Does Trump Really Suffer From Narcissistic Personality Disorder?

The idea of diagnosing public figures — especially public figures you hate — can be appealing, but doing so is akin to diagnosing someone with a cough with pneumonia, sight unseen.
Man in the Mirror
Man in the Mirror

Psychiatrists and other mental health professionals have been asked many times times since Donald Trump began running for president to diagnose him with Narcissistic Personality Disorder. However, thanks to the Goldwater Rule, it is unethical for a psychiatrist or psychotherapist to offer a professional opinion unless he or she has seen the patient and has been granted authorization for such a statement. Still, therapists and shrinks offer their opinions: Psychologist John Gartner writes, “Donald Trump’s malignant narcissism is toxic,” despite the fact that many who have broken the Goldwater Rule in the past have not only been reprimanded but kicked out of the APA.

And although I’m not going to diagnose him, I’ll give you some good reasons why many therapists would not give Trump a diagnosis of Narcissistic Personality Disorder, or NPD.

First of all, let’s define NPD: According to DSM 5, the newest “bible” that defines and classifies mental disorders, in order to qualify for a diagnosis of NPD, the following criteria must be met:

  1. Having an exaggerated sense of self-importance

  2. Expecting to be recognized as superior even without achievements that warrant it

  3. Exaggerating achievements and talents

  4. Being preoccupied with fantasies about success, power, brilliance, beauty or the perfect mate

  5. Believing that you one is superior and can only be understood by or associate with equally special people

  6. Requiring constant admiration

  7. Having a sense of entitlement

  8. Expecting special favors and unquestioning compliance with your expectations

  9. Taking advantage of others to get what you want

  10. Having an inability or unwillingness to recognize the needs and feelings of others

  11. Being envious of others and believing others envy you

  12. Behaving in an arrogant or haughty manner

Apart from the Goldwater Rule, here’s why I make the statement that many therapists deny that Trump has a diagnosis of Narcissistic Personality Disorder. (I’m not denying his extreme narcissism. I just see why most therapists would not make the official diagnosis.)

  • Not having examined Trump, most therapists would have no idea about 1, 2, 4, 5, 10, or 11, since knowledge of them would require reading his mind or getting him to admit those traits, which he hasn’t yet, publicly.

  • Criterion number two is the key: “Expecting to be recognized as superior even without achievements that warrant it.” Many therapists would say that Trump DOES have commensurate achievements. I’m not saying I admire the guy, but let’s stick to the textbooks when we start diagnosing. He has achieved possibly the highest of all achievements, becoming elected Leader of the Free World. So some would say he has a right to feel superior.

  • Trump appears to suffer no distress from his “disorder,” so who are we to define him as mentally ill? I’m certainly not going to say he “suffers” from NPD, if, in fact, he seems to enjoy his arrogance. That’s one of the golden rules of diagnosing personality disorders, according to the DSM: “The enduring pattern leads to clinically significant distress or impairment in social, occupational, or other important areas of functioning.” Trump does not appear to be “suffering” from NPD at all. Whether you like him or not, he seems to be doing pretty well.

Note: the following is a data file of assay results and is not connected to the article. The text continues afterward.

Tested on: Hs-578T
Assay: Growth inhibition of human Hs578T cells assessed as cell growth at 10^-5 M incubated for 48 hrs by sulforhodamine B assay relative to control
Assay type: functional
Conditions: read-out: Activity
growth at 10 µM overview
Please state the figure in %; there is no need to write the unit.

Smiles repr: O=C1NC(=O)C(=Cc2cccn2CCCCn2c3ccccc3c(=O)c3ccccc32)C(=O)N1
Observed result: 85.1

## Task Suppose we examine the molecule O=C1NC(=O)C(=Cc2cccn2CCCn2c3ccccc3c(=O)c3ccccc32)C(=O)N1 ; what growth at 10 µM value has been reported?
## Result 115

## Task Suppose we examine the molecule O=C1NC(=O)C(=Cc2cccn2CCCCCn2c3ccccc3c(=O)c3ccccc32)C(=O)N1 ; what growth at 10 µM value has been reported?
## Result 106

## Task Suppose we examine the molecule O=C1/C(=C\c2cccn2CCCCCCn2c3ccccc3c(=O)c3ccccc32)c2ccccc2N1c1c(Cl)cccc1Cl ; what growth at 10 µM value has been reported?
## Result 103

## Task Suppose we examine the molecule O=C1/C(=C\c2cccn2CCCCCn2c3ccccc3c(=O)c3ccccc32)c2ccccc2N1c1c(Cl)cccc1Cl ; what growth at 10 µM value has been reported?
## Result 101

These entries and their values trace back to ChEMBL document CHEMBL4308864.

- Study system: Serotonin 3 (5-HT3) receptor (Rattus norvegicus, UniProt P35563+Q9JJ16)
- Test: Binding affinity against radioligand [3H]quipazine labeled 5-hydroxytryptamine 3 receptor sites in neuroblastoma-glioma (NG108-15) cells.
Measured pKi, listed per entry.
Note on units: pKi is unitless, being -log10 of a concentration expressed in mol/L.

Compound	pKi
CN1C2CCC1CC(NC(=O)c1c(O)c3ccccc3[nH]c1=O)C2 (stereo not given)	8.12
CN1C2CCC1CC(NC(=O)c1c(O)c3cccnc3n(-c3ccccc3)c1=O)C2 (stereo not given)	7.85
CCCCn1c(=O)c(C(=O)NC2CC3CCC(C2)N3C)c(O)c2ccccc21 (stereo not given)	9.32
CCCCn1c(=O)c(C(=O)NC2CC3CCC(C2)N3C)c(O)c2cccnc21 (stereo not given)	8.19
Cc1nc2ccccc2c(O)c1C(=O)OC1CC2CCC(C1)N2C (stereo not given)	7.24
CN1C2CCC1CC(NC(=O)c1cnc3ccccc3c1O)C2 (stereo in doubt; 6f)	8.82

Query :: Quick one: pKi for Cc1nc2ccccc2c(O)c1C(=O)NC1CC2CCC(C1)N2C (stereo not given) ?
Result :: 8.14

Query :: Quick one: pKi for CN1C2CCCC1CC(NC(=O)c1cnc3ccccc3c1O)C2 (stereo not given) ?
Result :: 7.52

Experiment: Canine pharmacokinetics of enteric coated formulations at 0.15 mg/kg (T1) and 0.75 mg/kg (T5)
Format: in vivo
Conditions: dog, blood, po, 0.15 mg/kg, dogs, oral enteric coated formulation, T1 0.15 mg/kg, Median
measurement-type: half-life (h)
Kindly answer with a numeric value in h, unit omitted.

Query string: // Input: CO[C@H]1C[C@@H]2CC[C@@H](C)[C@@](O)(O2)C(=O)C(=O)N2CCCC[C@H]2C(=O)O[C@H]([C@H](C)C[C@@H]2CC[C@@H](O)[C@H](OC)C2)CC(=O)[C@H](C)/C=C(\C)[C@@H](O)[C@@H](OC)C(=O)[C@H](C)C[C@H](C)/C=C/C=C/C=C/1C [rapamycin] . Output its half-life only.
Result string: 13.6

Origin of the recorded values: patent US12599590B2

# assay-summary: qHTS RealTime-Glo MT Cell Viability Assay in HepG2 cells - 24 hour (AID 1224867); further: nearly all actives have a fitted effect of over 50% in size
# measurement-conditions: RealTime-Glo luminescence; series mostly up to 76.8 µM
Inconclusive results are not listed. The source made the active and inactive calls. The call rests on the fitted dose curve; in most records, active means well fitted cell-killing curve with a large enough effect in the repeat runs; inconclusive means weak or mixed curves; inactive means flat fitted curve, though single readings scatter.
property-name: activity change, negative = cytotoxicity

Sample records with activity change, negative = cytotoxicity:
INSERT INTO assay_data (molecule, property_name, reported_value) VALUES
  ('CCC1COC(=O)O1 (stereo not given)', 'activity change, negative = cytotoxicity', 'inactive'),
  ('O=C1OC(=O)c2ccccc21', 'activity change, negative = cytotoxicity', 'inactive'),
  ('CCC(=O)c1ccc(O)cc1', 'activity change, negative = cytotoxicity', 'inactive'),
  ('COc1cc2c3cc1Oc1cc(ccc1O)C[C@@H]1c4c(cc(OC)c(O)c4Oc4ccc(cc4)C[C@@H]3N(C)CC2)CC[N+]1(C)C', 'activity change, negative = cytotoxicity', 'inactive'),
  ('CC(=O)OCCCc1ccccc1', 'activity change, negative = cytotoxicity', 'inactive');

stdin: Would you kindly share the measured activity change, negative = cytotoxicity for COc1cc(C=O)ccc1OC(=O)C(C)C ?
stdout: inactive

The idea of diagnosing public figures — especially public figures you hate — can be appealing, but doing so is akin to diagnosing someone with a cough with pneumonia, sight unseen.

I’m going to repeat my premise again: “There are some therapists who wouldn’t diagnose Trump with NPD,” nothing more, nothing less. As support for that statement, I offer this final statement:

Now I want you to understand that that statement is not proof that Trump does npt have NPD. It is merely one of many examples of indisputable evidence for my statement, “many therapists would not give Trump a diagnosis of Narcissistic Personality Disorder, or NPD.” I’m not even saying I agree with it.

It is what it is. It’s not an apology. What you might see as an “apology” for Trump is, in reality, a plea for exactitude of language and semantics.

If you don’t believe that winning the most important job in in the world is a “commensurate achievement,” then I’d like to know what is. Think about it. What WOULD be a commensurate achievement?

Yes, he is a mythomaniac, but that’s not a diagnosis. Yes, he is incredibly dishonest. I believe he is a menace, a liar, a misogynist, and a crook. None of those are diagnoses. But his achievements ARE commensurate, to a certain extent, with with his ideas of himself.

Even if you hate Trump and believe he is the New Hitler, allow yourself one iota of open-mindedness and at least admit that he is an evil man who has accomplished incredible things. That is indisputable.

Once again, I’m not “finding excuses” for Trump. If you can’t see any logic in my premise, I would contend that your hatred of him is an excuse for distorted dichotomous thinking. When I say, “many therapists would not give Trump a diagnosis of Narcissistic Personality Disorder, or NPD,” I think that’s a pretty safe statement.

Donald Trump may be many things, But many very competent therapists would agree that Donald Trump does not warrant a diagnosis of Narcissistic Personality Disorder.

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